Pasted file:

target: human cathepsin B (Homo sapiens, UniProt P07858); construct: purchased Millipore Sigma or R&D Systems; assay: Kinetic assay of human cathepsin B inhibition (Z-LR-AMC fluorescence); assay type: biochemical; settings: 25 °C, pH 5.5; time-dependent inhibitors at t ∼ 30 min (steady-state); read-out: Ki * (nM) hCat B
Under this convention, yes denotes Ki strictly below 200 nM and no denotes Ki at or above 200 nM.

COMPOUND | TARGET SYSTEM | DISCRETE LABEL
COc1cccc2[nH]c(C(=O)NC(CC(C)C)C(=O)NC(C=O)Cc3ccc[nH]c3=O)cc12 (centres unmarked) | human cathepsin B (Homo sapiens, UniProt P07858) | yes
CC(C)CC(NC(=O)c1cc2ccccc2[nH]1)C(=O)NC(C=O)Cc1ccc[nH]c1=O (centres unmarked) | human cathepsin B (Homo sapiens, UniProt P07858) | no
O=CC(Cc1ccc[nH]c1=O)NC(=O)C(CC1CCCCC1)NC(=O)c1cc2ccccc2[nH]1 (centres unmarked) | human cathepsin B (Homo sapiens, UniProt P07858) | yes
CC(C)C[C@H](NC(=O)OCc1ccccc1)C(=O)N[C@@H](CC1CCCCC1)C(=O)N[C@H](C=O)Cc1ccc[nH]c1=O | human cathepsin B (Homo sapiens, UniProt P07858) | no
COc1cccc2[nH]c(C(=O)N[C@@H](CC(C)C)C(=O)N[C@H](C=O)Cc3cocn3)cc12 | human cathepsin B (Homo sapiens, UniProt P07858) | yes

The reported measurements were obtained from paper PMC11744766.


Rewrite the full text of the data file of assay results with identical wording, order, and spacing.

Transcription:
target: human cathepsin B (Homo sapiens, UniProt P07858); construct: purchased Millipore Sigma or R&D Systems; assay: Kinetic assay of human cathepsin B inhibition (Z-LR-AMC fluorescence); assay type: biochemical; settings: 25 °C, pH 5.5; time-dependent inhibitors at t ∼ 30 min (steady-state); read-out: Ki * (nM) hCat B
Under this convention, yes denotes Ki strictly below 200 nM and no denotes Ki at or above 200 nM.

COMPOUND | TARGET SYSTEM | DISCRETE LABEL
COc1cccc2[nH]c(C(=O)NC(CC(C)C)C(=O)NC(C=O)Cc3ccc[nH]c3=O)cc12 (centres unmarked) | human cathepsin B (Homo sapiens, UniProt P07858) | yes
CC(C)CC(NC(=O)c1cc2ccccc2[nH]1)C(=O)NC(C=O)Cc1ccc[nH]c1=O (centres unmarked) | human cathepsin B (Homo sapiens, UniProt P07858) | no
O=CC(Cc1ccc[nH]c1=O)NC(=O)C(CC1CCCCC1)NC(=O)c1cc2ccccc2[nH]1 (centres unmarked) | human cathepsin B (Homo sapiens, UniProt P07858) | yes
CC(C)C[C@H](NC(=O)OCc1ccccc1)C(=O)N[C@@H](CC1CCCCC1)C(=O)N[C@H](C=O)Cc1ccc[nH]c1=O | human cathepsin B (Homo sapiens, UniProt P07858) | no
COc1cccc2[nH]c(C(=O)N[C@@H](CC(C)C)C(=O)N[C@H](C=O)Cc3cocn3)cc12 | human cathepsin B (Homo sapiens, UniProt P07858) | yes

The reported measurements were obtained from paper PMC11744766.